Euro zone looks to Washington

So the debt crisis is back (did it ever really go away?) but it’s not yet anything like as acute as it was late last year.

Spain is coming under real market pressure, and dragging Italy with it to an extent, but there are good reasons to think it won’t fall over; banks well funded for now and the government’s savvy move to take advantage of benign early year conditions to shift almost half its 2012 debt issuance in three months.

Madrid faces another key test with a Thursday bond auction. Two weeks ago, it suffered its first wobbly debt sale for some months. The turning point is pretty clear – Prime Minister Mariano Rajoy’s decision to rip up Spain’s agreed deficit target for 2012 without consulting his partners. Since then, Spanish borrowing costs have soared though given the amount of debt Madrid has already shifted, that might not be as damaging as it was.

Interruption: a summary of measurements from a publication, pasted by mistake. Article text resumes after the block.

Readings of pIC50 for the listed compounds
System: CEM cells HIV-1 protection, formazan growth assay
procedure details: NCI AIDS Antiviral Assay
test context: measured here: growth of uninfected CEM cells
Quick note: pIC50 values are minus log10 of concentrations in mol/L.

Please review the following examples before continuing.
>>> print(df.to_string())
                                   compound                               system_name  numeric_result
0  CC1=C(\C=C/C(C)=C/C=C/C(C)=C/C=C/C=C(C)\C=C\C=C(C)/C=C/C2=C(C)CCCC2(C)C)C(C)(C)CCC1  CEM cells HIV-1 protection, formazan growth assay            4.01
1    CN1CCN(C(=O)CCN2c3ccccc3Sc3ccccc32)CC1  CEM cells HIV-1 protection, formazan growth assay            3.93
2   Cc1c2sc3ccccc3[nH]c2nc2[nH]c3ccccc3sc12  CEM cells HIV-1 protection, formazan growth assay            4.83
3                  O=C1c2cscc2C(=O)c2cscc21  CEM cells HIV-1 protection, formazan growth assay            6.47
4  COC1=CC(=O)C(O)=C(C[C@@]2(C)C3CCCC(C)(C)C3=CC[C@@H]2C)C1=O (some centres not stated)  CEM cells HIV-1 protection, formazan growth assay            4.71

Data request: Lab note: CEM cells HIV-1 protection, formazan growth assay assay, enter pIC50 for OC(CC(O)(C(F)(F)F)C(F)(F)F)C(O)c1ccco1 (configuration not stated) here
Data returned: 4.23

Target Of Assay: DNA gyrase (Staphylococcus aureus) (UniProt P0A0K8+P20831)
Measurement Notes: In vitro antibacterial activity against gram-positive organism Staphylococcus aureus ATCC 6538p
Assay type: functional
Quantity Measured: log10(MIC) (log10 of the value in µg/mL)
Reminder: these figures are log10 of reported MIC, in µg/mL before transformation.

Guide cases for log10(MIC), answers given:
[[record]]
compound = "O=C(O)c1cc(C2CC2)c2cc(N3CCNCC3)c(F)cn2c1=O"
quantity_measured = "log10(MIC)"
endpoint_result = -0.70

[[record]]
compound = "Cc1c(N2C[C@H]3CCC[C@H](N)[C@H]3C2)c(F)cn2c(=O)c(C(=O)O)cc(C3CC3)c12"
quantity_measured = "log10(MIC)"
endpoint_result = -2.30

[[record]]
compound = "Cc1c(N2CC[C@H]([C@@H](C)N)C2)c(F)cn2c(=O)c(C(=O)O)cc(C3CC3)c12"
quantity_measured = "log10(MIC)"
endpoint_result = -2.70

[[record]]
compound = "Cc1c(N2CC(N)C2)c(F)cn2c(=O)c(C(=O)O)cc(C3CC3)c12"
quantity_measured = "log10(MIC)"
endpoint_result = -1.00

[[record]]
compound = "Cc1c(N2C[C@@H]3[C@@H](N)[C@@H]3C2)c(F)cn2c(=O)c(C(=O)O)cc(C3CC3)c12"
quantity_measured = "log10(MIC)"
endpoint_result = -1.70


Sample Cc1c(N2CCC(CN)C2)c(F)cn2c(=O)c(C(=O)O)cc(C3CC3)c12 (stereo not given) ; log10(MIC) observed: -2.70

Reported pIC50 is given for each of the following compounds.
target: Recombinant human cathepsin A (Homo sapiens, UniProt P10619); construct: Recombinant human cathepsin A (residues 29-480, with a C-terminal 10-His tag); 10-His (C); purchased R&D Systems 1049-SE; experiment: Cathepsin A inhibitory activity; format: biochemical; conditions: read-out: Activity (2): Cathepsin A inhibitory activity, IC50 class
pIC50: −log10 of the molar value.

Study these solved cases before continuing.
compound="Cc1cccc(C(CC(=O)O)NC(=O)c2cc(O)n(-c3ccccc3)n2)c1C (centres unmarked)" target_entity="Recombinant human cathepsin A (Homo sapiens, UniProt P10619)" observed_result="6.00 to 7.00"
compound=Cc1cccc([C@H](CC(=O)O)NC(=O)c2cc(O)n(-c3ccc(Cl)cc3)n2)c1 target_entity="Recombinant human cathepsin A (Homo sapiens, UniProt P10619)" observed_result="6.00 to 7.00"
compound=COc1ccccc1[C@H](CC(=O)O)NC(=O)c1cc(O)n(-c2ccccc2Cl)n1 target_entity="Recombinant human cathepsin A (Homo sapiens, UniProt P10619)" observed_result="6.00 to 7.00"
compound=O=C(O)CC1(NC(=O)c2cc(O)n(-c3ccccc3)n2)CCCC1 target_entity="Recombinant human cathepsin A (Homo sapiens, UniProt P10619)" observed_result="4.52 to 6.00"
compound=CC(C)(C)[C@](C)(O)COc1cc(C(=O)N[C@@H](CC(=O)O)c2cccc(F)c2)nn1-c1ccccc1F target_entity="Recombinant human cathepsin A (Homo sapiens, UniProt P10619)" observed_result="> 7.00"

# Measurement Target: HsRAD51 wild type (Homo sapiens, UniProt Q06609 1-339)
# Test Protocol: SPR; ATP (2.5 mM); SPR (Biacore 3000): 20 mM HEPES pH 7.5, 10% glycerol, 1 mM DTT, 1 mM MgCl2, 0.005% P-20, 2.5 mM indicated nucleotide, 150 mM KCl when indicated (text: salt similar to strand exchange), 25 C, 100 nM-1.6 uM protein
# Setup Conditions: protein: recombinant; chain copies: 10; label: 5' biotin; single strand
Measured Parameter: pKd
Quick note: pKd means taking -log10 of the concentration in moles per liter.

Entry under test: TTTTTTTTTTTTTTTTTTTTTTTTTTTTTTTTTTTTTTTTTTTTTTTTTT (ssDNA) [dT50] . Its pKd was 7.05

Aside from the auction, Rajoy is holding talks with his powerful regional leaders about where the axe should fall on health and education spending. The consensus so far is that having bitten this bullet, he is deadly serious about cutting debt and reforming the economy. Any backsliding in the face of regional recalcitrance could be taken very badly by the markets.

Aside from Spain, everything builds to the big IMF meeting in Washington at the back end of the week, which hopes to make some headway on boosting the Fund’s crisis-fighting resources.

An eerie euro zone calm

I don’t want to be the idiot who asked “is it all over?” … but is it all over?

Almost certainly not, is the answer. Greece is shored up for now but Portugal will probably need to follow it in seeking a second bailout and Spain, heading back into recession, will have to make deep, deep cuts over the next two years to meet EU deficit targets. Greek and French elections could easily upset the apple cart, the former producing a fractured government with less will to tread the austerity path, the latter a new president who wants to renegotiate the bloc’s new fiscal rules (though neither are guaranteed).

In Italy, a lot of faith continues to be placed in Monti but the proof of his ability to deliver the structural reforms needed to regalvanise the economy has yet to be seen. On that front, the Italian government is talking with trade unions during the week on radical reform of labour market rules, with the aim of clinching a deal next week.